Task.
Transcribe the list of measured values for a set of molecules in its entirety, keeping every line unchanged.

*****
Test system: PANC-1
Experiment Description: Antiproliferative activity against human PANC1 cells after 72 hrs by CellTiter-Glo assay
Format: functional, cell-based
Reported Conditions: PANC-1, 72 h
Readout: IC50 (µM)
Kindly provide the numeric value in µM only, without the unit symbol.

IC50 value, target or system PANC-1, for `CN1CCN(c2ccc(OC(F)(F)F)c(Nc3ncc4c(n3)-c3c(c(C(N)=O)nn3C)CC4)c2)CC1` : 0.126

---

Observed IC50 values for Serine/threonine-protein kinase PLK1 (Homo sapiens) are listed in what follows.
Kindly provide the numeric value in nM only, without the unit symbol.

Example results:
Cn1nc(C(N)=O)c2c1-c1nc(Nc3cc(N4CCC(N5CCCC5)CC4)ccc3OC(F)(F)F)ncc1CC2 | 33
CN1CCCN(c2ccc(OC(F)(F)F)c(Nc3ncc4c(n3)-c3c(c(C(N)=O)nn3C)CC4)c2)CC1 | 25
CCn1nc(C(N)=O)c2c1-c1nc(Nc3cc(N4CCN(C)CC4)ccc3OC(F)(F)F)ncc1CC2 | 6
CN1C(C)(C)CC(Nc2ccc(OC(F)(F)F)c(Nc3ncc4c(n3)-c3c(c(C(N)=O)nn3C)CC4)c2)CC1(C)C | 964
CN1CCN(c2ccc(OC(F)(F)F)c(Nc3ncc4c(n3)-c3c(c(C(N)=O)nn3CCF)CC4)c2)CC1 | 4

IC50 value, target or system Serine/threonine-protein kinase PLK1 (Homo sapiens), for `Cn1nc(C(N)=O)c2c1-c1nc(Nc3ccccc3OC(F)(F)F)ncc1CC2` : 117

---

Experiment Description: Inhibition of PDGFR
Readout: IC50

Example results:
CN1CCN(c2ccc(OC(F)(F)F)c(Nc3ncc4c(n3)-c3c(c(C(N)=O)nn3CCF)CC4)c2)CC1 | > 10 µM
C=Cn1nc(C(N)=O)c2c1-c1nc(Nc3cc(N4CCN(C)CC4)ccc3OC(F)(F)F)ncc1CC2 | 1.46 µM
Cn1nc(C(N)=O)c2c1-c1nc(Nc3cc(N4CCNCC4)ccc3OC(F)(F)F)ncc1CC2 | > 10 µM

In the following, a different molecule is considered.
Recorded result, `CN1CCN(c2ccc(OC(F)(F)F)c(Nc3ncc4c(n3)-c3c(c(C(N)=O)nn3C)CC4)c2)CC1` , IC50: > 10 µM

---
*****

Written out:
Test system: PANC-1
Experiment Description: Antiproliferative activity against human PANC1 cells after 72 hrs by CellTiter-Glo assay
Format: functional, cell-based
Reported Conditions: PANC-1, 72 h
Readout: IC50 (µM)
Kindly provide the numeric value in µM only, without the unit symbol.

IC50 value, target or system PANC-1, for `CN1CCN(c2ccc(OC(F)(F)F)c(Nc3ncc4c(n3)-c3c(c(C(N)=O)nn3C)CC4)c2)CC1` : 0.126

---

Observed IC50 values for Serine/threonine-protein kinase PLK1 (Homo sapiens) are listed in what follows.
Kindly provide the numeric value in nM only, without the unit symbol.

Example results:
Cn1nc(C(N)=O)c2c1-c1nc(Nc3cc(N4CCC(N5CCCC5)CC4)ccc3OC(F)(F)F)ncc1CC2 | 33
CN1CCCN(c2ccc(OC(F)(F)F)c(Nc3ncc4c(n3)-c3c(c(C(N)=O)nn3C)CC4)c2)CC1 | 25
CCn1nc(C(N)=O)c2c1-c1nc(Nc3cc(N4CCN(C)CC4)ccc3OC(F)(F)F)ncc1CC2 | 6
CN1C(C)(C)CC(Nc2ccc(OC(F)(F)F)c(Nc3ncc4c(n3)-c3c(c(C(N)=O)nn3C)CC4)c2)CC1(C)C | 964
CN1CCN(c2ccc(OC(F)(F)F)c(Nc3ncc4c(n3)-c3c(c(C(N)=O)nn3CCF)CC4)c2)CC1 | 4

IC50 value, target or system Serine/threonine-protein kinase PLK1 (Homo sapiens), for `Cn1nc(C(N)=O)c2c1-c1nc(Nc3ccccc3OC(F)(F)F)ncc1CC2` : 117

---

Experiment Description: Inhibition of PDGFR
Readout: IC50

Example results:
CN1CCN(c2ccc(OC(F)(F)F)c(Nc3ncc4c(n3)-c3c(c(C(N)=O)nn3CCF)CC4)c2)CC1 | > 10 µM
C=Cn1nc(C(N)=O)c2c1-c1nc(Nc3cc(N4CCN(C)CC4)ccc3OC(F)(F)F)ncc1CC2 | 1.46 µM
Cn1nc(C(N)=O)c2c1-c1nc(Nc3cc(N4CCNCC4)ccc3OC(F)(F)F)ncc1CC2 | > 10 µM

In the following, a different molecule is considered.
Recorded result, `CN1CCN(c2ccc(OC(F)(F)F)c(Nc3ncc4c(n3)-c3c(c(C(N)=O)nn3C)CC4)c2)CC1` , IC50: > 10 µM

---